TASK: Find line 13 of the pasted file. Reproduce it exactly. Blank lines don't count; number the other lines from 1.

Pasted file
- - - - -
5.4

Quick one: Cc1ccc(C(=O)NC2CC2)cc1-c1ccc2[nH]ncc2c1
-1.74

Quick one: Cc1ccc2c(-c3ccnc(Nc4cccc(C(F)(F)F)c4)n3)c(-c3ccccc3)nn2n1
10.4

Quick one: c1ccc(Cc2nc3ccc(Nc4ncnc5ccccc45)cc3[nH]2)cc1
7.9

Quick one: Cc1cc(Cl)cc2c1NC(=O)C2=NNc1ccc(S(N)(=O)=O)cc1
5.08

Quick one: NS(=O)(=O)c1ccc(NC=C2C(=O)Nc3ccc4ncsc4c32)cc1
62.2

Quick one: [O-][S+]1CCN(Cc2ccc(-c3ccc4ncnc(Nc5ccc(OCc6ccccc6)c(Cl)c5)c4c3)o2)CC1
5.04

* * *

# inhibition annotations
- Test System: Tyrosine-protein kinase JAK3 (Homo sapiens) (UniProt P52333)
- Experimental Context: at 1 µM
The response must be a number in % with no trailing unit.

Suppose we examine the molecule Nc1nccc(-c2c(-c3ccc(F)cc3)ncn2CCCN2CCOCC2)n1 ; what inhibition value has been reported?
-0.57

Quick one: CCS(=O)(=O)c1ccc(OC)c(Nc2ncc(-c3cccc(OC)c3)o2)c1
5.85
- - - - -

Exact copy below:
5.04